Figure 3: Potential pockets of default risk in Energy and Utility sector companies in EU27+1, based on S&P Global Economists’ forecast.

Energy Sector Utility Sector
Default Risk in Energy map Default Risk in Utilities map

Source: S&P Global Market Intelligence (as of June 2018). For illustrative purposes only. Green refers to a lower PD than 2017, orange refers to a higher PD than 2017, and red refers to a PD breaching a pre-defined threshold (4.5% for Energy Sector and 0.3% for Utilities sector).

With the Macro-scenario model, we aimed for a user friendly model, and took into account the strong economic ties within EU27+1, the existence of a common market and the circulation of a shared currency in the majority of the EU countries, in order to select a parsimonious yet statistically significant set of inputs (just imagine otherwise forecasting multiple macro-economic scenarios for 28 individual countries, over multiple years).8

Readers may wonder how the model differentiates the evolution of credit risk by country if it uses a limited set of aggregate macro-economic factors (e.g. EU28 GDP growth, etc.) across EU27+1. Nine separate sub-models were actually optimized, based on economic commonalities and historical evolution of the S&P Global Ratings transitions in those countries, to account for the existence of different EU “sub-regional” economies (for instance Nordic countries as opposed to Eastern European countries). For the UK, we went one step further, by explicitly including a market indicator, the FTSE100, as a precautionary measure given a potential “full decoupling” of EU27 and UK economies in the near future.

Well, so far so good, at least in the case of a “soft” Brexit! But what if we end up with a “hard” Brexit?

The EBA and the BoE 2018 stress testing exercise include a stressed scenario that “[…] encompasses a wide range of economic risks that could be associated with {hard} Brexit”.9 The scenario corresponds to a prolonged recessionary period, with negative GDP growth for several years and a generalized collapse of the stock markets, similar to what happened during the 2008 global recession. Unsurprisingly, the median credit score output by our macro-scenario model companies significantly deteriorates for both Energy and Utility sector. Figure 4 shows the build-up of potential default risk pockets and their evolution over time, under stressed economic conditions, depicting a bleak view over the length of time needed for a recovery of these sectors.10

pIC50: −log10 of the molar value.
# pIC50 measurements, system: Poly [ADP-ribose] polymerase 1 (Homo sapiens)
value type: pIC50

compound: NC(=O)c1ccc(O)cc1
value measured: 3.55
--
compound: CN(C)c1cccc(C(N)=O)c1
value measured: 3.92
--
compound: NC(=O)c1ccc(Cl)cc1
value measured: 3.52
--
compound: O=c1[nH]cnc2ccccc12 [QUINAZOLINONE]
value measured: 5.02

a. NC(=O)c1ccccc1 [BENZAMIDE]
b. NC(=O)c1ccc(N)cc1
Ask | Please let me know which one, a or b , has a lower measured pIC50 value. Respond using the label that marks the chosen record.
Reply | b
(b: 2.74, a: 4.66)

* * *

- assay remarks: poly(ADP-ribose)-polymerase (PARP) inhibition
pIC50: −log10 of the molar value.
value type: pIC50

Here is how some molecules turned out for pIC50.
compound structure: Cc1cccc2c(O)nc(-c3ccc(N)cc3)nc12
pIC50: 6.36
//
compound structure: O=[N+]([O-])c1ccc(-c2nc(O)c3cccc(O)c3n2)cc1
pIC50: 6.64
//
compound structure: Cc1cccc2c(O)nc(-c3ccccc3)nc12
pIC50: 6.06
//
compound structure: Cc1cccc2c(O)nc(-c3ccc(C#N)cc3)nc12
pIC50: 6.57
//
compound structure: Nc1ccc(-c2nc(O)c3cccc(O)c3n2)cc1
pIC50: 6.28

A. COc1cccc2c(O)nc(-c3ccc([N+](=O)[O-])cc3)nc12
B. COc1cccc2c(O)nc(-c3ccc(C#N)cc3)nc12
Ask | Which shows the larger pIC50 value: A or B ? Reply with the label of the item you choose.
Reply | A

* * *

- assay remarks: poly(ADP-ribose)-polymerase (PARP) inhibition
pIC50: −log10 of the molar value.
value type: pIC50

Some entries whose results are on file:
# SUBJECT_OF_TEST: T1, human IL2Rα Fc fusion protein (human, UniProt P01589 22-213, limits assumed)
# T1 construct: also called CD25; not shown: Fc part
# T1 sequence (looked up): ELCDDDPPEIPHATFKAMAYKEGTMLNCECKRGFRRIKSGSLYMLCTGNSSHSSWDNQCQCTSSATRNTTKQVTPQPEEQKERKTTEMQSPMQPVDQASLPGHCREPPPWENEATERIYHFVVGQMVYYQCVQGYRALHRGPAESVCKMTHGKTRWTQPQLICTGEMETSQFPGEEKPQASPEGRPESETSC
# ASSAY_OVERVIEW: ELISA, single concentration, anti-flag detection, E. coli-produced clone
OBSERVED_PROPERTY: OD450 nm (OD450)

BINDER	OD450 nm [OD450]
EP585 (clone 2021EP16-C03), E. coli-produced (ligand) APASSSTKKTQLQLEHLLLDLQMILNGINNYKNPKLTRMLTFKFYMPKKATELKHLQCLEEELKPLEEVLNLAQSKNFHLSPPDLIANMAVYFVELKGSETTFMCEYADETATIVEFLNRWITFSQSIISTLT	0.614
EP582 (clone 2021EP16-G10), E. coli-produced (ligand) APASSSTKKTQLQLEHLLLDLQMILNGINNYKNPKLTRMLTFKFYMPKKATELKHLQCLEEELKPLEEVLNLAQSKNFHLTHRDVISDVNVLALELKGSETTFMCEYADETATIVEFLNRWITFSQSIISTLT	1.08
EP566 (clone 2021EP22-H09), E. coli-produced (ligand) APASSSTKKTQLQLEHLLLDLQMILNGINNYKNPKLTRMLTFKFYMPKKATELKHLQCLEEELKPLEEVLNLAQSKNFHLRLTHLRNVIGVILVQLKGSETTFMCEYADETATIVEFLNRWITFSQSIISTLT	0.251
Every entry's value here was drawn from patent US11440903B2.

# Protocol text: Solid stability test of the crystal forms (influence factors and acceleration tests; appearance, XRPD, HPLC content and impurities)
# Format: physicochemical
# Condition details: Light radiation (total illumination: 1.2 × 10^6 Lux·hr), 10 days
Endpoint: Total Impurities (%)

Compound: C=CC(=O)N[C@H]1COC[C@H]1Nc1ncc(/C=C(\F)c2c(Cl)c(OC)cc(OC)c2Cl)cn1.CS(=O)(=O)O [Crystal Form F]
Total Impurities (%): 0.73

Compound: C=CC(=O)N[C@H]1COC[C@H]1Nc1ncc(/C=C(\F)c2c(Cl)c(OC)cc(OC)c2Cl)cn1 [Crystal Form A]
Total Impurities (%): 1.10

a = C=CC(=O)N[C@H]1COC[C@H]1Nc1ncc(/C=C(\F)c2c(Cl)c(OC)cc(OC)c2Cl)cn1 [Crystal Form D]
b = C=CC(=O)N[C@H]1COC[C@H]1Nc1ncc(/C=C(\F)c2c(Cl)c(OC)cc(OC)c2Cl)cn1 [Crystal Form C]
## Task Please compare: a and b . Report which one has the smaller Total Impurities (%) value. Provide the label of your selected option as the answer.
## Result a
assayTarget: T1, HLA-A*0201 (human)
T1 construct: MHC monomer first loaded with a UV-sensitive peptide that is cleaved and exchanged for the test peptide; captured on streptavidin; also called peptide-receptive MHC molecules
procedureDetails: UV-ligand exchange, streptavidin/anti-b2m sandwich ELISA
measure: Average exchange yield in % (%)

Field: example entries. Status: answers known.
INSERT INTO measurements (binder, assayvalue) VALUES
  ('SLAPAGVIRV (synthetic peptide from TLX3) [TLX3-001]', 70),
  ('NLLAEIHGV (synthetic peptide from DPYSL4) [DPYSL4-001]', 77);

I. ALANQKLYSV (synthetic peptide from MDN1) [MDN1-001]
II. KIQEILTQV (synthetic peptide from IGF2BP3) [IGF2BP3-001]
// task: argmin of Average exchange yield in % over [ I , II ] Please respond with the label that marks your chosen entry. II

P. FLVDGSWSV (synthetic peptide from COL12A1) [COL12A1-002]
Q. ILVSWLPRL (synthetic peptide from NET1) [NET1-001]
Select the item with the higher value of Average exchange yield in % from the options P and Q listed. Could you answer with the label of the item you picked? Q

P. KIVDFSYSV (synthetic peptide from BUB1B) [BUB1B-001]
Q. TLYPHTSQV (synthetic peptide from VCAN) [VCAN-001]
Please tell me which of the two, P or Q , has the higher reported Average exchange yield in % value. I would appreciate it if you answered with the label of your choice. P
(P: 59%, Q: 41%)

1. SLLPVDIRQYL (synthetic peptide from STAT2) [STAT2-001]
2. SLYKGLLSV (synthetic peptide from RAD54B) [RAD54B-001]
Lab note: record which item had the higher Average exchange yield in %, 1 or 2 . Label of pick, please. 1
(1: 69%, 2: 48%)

Figure 4: Potential pockets of default risk in Energy and Utility sector companies in EU27+1, based on EBA’s and BoE’s 2018 stressed scenario.

Energy Sector Utility Sector
Default Risk in Energy map Default Risk in Utilities map

Source: S&P Global Market Intelligence (as of June 2018). For illustrative purposes only. Green refers to a lower PD than 2017, orange refers to a higher PD than 2017, and red refers to a PD breaching a pre-defined threshold (4.5% for Energy Sector and 0.3% for Utilities sector).

I do not have yet a crystal ball to predict the future, e.g. whether petrol will cost more or less, or whether I will be paying higher utility bills in the UK as opposed to (the rest of) the European Union, but S&P Global Market Intelligence’s Macro-Scenario allows gauging potential credit risk changes in individual countries, under a soft or a hard Brexit scenario. More in general, the Macro-Scenario model offers a quick, scalable and automated way to assess credit risk transitions under multiple scenarios, thus equipping risk managers at financial and non-financial corporations with a tool that enables them to make decisions with conviction.

Notes

1 The macro-economic forecasts will become available on the S&P Capital IQ platform from 2018Q4. S&P Global Ratings does not contribute to or participate in the creation of credit scores generated by S&P Global Market Intelligence.

2 Source: “Stress Testing Exercise 2018” available at http://www.eba.europa.eu/risk-analysis-and-data/eu-wide-stress-testing/2018. The baseline scenario is the consensus estimate among EU27+1 Central Banks.

3 The results of this analysis depend on the portfolio composition. In addition, other industry sectors may react differently from the Energy and Utility sectors.

4 S&P Global Ratings does not contribute to or participate in the creation of credit scores generated by S&P Global Market Intelligence. Lowercase nomenclature is used to differentiate S&P Global Market Intelligence credit scores from the credit ratings issued by S&P Global Ratings.

5 The 2017 median score for the Utility sector is better than the score for the Energy sector, due to the inherently higher risk of companies in the latter.

6 An optional market-view adjustment is available within the macro-scenario model. In our analysis, we did not include this adjustment, for the sake of simplicity.

7 4.5% (0.3%) is close to the historical long-run average default rate of companies rated B- (BBB-) by S&P Global Ratings.

8 This is also one of the reasons we found it unnecessary to include oil price for the modelling of credit risk of the energy sector in EU27+1, as we found the stock market growth was sufficient.

9 Source: “Stress Testing Exercise 2018” available at http://www.eba.europa.eu/risk-analysis-and-data/eu-wide-stress-testing/2018. The baseline scenario is the consensus estimate among EU27+1 Central Banks. Curly brackets refer to the author’s addition.

10 We adopt the same colour conventions as in Figure 3.